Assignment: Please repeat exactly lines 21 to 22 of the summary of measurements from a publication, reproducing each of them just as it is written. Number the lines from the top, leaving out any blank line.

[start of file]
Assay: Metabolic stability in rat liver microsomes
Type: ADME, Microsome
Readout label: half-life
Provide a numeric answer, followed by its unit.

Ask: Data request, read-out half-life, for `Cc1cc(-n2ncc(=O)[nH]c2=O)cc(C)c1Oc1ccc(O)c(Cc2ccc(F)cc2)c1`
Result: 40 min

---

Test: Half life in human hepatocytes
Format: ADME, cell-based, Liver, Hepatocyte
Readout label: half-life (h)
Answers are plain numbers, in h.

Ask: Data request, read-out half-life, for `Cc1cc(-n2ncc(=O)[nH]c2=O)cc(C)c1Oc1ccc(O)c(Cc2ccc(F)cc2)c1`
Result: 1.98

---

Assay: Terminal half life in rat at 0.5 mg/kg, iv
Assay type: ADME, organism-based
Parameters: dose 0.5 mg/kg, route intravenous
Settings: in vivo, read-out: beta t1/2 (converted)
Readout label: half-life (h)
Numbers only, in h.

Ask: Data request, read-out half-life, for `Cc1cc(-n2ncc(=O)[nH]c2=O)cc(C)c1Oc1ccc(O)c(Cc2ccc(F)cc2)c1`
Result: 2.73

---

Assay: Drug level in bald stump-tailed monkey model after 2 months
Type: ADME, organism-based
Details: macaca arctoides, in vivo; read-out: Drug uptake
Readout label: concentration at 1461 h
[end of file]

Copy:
Ask: Data request, read-out half-life, for `Cc1cc(-n2ncc(=O)[nH]c2=O)cc(C)c1Oc1ccc(O)c(Cc2ccc(F)cc2)c1`
Result: 2.73